The Graduate: The Criterion Collection Blu-ray Review

Review by: Robert Trate
Starring: Dustin Hoffman, Anne Bancroft, Katharine Ross
Directed by: Mike Nichols
Written by: Buck Henry (screenplay), Charles Webb (novel)
Original Year of Release: 1967
Run Time: 106 minutes
Rated: PG
Spine #800
Mike Nichols’ The Graduate (1967) is a film we all discover at some point in our lives. You don’t necessarily have to have seen it in the theatre or when it came out, just seeing it is enough. With that being said, Criterion’s release of The Graduate (Spine #800) sparked something in me that I hadn’t felt before, dislike for the film.

Before we get too far, let me explain myself. I love The Graduate. I was fortunate enough to experience the film for its first widescreen home release. This was a big thing in the nineties, as now you could see more of the scenes and moments that really matter. It preserved the cinematography of the film. Ironically enough, must people hated these presentations, as they felt it cut off the top and the bottom. Now our TVs are present in this ratio. I saw the film just when I started college. It was sort of a wake up call as to what may lay waiting for me after graduation. I visited the film from time to time in college and grew to sympathize more and more with Ben Braddock (Dustin Hoffman). When you could place music on your cell phone, I made it a point to have Simon & Garfunkel’s “The Sound of Silence” on me so I could enact the scene at the airport. I figured I hummed it already, now I could just hear for it real. In college, my roommate and I even recreated a scene for his film project. Yes, I was fan.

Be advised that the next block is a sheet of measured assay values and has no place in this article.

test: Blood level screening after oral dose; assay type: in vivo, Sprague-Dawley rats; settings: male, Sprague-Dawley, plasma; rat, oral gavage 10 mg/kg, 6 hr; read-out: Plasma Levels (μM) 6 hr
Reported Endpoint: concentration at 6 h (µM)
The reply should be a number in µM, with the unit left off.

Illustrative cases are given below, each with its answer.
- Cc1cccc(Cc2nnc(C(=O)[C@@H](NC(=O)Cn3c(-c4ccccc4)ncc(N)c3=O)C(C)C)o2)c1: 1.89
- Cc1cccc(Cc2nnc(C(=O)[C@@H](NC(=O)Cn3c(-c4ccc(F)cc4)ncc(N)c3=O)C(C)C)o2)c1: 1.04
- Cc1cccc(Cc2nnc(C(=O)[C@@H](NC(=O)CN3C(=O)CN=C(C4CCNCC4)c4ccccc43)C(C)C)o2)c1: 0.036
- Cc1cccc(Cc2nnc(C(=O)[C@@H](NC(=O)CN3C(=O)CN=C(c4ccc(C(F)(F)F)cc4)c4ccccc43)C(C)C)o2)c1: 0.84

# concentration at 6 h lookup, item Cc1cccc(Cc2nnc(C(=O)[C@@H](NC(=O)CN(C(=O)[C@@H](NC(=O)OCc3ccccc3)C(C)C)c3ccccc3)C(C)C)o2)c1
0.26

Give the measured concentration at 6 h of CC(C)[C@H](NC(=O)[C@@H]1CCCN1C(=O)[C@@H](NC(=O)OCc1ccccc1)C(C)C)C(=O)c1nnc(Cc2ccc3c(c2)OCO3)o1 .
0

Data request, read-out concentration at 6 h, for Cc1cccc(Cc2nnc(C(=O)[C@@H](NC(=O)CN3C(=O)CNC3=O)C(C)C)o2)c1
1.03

Here I am now, closer to the age of Mr. Robinson (Murray Hamilton) and critiquing the film that has literally been with me all my adult life. To top it all off, I am going to review the Criterion Blu-ray. The first thing that pops out at me is how in shadow all our major characters are. Literally, they talk in almost every scene with shadows covering their faces. Perhaps it was years of watching it on VHS that I never noticed that aspect of the film. When you watch a new “4K digital restoration” you expect to see more. Instead, I noticed several things. Our cast of characters is shrouded in darkness. This could be because the world in which they inhabit is not a happy place. I’ll keep believing that because I love the film. In learning that Anne Bancroft (Mrs. Robinson) and Dustin Hoffman (Ben) are, in real life, only 6 years apart, I think the director was trying to hide their ages. In looking closely at their faces, I also notice how right off the bat, Ben is uber tan. Sure, twenty minutes into the film when it has been weeks of him laying around the pool, I expected it, but right off the plane? Having gone to an East Coast school, I was never tan, ever.